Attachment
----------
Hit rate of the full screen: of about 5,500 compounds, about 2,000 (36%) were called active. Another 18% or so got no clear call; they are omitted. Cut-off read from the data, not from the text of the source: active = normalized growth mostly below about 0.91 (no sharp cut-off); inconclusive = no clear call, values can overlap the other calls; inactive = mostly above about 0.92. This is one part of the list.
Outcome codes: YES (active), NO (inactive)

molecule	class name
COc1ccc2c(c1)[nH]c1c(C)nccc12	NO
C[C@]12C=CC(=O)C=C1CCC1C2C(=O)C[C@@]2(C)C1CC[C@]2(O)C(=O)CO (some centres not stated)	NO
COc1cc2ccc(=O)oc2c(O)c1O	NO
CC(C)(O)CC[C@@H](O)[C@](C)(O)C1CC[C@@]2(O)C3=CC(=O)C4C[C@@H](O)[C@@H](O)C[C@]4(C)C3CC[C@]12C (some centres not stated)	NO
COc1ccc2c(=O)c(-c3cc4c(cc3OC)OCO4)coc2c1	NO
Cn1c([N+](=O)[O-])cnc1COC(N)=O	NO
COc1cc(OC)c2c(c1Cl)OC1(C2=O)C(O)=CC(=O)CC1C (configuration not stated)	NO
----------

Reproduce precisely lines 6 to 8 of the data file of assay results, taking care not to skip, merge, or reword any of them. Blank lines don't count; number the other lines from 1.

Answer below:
COc1cc2ccc(=O)oc2c(O)c1O	NO
CC(C)(O)CC[C@@H](O)[C@](C)(O)C1CC[C@@]2(O)C3=CC(=O)C4C[C@@H](O)[C@@H](O)C[C@]4(C)C3CC[C@]12C (some centres not stated)	NO
COc1ccc2c(=O)c(-c3cc4c(cc3OC)OCO4)coc2c1	NO